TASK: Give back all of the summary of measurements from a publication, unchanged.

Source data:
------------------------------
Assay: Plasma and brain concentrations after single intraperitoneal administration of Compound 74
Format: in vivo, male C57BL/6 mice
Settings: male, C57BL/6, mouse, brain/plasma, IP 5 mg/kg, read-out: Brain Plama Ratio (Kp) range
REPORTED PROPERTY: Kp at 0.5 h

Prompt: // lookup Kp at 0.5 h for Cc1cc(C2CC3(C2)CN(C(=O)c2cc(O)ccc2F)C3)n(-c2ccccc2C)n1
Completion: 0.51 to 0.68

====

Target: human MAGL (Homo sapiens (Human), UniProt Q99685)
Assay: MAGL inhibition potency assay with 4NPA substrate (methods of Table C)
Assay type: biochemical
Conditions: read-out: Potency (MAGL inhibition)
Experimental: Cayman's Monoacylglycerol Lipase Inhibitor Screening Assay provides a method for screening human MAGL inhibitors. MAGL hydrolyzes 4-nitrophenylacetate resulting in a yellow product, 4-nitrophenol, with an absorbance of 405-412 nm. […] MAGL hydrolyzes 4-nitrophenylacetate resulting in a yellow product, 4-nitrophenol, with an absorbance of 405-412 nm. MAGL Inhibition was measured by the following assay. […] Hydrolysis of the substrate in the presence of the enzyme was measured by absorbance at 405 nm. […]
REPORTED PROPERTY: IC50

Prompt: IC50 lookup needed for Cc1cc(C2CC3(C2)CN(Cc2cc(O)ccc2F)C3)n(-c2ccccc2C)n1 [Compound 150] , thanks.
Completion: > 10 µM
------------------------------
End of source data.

Assay: Plasma and brain concentrations after single intraperitoneal administration of Compound 74
Format: in vivo, male C57BL/6 mice
Settings: male, C57BL/6, mouse, brain/plasma, IP 5 mg/kg, read-out: Brain Plama Ratio (Kp) range
REPORTED PROPERTY: Kp at 0.5 h

Prompt: // lookup Kp at 0.5 h for Cc1cc(C2CC3(C2)CN(C(=O)c2cc(O)ccc2F)C3)n(-c2ccccc2C)n1
Completion: 0.51 to 0.68

====

Target: human MAGL (Homo sapiens (Human), UniProt Q99685)
Assay: MAGL inhibition potency assay with 4NPA substrate (methods of Table C)
Assay type: biochemical
Conditions: read-out: Potency (MAGL inhibition)
Experimental: Cayman's Monoacylglycerol Lipase Inhibitor Screening Assay provides a method for screening human MAGL inhibitors. MAGL hydrolyzes 4-nitrophenylacetate resulting in a yellow product, 4-nitrophenol, with an absorbance of 405-412 nm. […] MAGL hydrolyzes 4-nitrophenylacetate resulting in a yellow product, 4-nitrophenol, with an absorbance of 405-412 nm. MAGL Inhibition was measured by the following assay. […] Hydrolysis of the substrate in the presence of the enzyme was measured by absorbance at 405 nm. […]
REPORTED PROPERTY: IC50

Prompt: IC50 lookup needed for Cc1cc(C2CC3(C2)CN(Cc2cc(O)ccc2F)C3)n(-c2ccccc2C)n1 [Compound 150] , thanks.
Completion: > 10 µM